42

Quite often, you need to write code such as the following:

if someOptional != nil {
    // do something with the unwrapped someOptional e.g.       
    someFunction(someOptional!)
}

This seems a bit verbose, and also I hear that using the ! force unwrap operator can be unsafe and best avoided. Is there a better way to handle this?

  • 2
    verbose? been using the same in C, Java or C++ for years. – Sulthan Apr 18 '15 at 12:26
  • 12
    longevity and verbosity are orthogonal – Airspeed Velocity Apr 18 '15 at 12:44
109

It is almost always unnecessary to check if an optional is not nil. Pretty much the only time you need to do this is if its nil-ness is the only thing you want to know about – you don’t care what’s in the value, just that it’s not nil.

Under most other circumstances, there is a bit of Swift shorthand that can more safely and concisely do the task inside the if for you.

Using the value if it isn’t nil

Instead of:

let s = "1"
let i = Int(s)

if i != nil {
    print(i! + 1)
}

you can use if let:

if let i = Int(s) {
    print(i + 1)
}

You can also use var:

if var i = Int(s) {
    print(++i)  // prints 2
}

but note that i will be a local copy - any changes to i will not affect the value inside the original optional.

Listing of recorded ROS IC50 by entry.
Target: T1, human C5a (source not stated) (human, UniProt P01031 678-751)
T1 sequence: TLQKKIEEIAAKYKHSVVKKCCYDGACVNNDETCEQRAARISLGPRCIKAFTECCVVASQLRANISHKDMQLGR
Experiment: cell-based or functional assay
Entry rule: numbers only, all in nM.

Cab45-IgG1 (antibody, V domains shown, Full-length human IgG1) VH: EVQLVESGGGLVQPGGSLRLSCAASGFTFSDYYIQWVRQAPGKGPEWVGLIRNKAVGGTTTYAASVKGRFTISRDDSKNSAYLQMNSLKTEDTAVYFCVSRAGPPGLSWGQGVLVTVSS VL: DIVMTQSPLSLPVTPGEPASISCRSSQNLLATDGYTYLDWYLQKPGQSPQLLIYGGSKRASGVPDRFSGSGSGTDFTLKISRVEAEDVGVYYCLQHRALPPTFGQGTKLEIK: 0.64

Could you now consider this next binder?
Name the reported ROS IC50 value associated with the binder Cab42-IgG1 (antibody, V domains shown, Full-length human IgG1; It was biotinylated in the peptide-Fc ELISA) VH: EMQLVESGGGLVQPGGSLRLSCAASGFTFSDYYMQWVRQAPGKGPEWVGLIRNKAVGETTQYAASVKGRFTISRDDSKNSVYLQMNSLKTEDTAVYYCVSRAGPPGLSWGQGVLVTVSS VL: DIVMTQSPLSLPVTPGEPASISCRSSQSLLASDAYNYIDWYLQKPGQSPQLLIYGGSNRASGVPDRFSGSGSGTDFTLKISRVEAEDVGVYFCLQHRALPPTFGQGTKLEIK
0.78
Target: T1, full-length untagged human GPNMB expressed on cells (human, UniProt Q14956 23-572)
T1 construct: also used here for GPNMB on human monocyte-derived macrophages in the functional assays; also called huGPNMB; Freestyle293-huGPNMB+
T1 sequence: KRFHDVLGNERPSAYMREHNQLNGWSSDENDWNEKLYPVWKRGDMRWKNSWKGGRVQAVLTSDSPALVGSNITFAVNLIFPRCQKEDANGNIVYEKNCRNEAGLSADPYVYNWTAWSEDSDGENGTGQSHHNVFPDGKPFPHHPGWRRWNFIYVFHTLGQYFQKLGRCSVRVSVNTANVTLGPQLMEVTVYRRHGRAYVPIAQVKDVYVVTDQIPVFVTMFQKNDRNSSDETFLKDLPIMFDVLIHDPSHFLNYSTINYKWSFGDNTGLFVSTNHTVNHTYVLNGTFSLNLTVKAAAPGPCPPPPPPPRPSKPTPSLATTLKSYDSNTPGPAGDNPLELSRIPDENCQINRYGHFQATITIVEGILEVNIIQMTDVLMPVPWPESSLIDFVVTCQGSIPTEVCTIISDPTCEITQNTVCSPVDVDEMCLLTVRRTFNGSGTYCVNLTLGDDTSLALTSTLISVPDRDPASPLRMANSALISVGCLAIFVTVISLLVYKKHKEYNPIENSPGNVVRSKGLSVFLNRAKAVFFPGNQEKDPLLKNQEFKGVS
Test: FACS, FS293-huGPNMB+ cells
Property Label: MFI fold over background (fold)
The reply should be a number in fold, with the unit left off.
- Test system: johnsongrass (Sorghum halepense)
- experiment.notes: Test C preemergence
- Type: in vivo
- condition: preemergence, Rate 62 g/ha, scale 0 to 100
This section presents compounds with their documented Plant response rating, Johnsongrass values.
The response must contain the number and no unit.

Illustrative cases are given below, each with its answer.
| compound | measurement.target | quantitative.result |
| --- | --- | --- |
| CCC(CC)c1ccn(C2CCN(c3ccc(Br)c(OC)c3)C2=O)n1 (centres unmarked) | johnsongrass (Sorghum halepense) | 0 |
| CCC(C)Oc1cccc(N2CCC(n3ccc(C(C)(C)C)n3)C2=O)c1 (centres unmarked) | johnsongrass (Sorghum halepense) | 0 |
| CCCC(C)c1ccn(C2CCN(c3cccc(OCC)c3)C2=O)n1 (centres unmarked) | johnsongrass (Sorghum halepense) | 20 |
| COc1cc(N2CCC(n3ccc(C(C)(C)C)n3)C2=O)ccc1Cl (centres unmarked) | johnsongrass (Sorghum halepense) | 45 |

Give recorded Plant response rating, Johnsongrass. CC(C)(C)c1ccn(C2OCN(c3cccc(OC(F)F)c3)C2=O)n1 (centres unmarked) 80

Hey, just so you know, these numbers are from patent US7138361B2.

You can unwrap multiple optionals within a single if let, and later ones can depend on earlier ones:

if let url = NSURL(string: urlString),
       data = NSData(contentsOfURL: url),
       image = UIImage(data: data)
{
    let view = UIImageView(image: image)
    // etc.
}

You can also add where clauses to the unwrapped values:

if let url = NSURL(string: urlString) where url.pathExtension == "png",
   let data = NSData(contentsOfURL: url), image = UIImage(data: data)
{ etc. }

Replacing nil with a default

Instead of:

let j: Int
if i != nil {
    j = i
}
else {
    j = 0
}

or:

let j = i != nil ? i! : 0

you can use the nil-coalescing operator, ??:

// j will be the unwrapped value of i,
// or 0 if i is nil
let j = i ?? 0

Equating an optional with a non-optional

Instead of:

if i != nil && i! == 2 {
    print("i is two and not nil")
}

you can check if optionals are equal to non-optional values:

if i == 2 {
    print("i is two and not nil")
}

This also works with comparisons:

if i < 5 { }

nil is always equal to other nils, and is less than any non-nil value.

Be careful! There can be gotchas here:

let a: Any = "hello"
let b: Any = "goodbye"
if (a as? Double) == (b as? Double) {
    print("these will be equal because both nil...")
}

Calling a method (or reading a property) on an optional

Instead of:

let j: Int
if i != nil {
    j = i.successor()
}
else {
   // no reasonable action to take at this point
   fatalError("no idea what to do now...")
}

you can use optional chaining, ?.:

let j = i?.successor()

Note, j will also now be optional, to account for the fatalError scenario. Later, you can use one of the other techniques in this answer to handle j’s optionality, but you can often defer actually unwrapping your optionals until much later, or sometimes not at all.

As the name implies, you can chain them, so you can write:

let j = s.toInt()?.successor()?.successor()

Optional chaining also works with subscripts: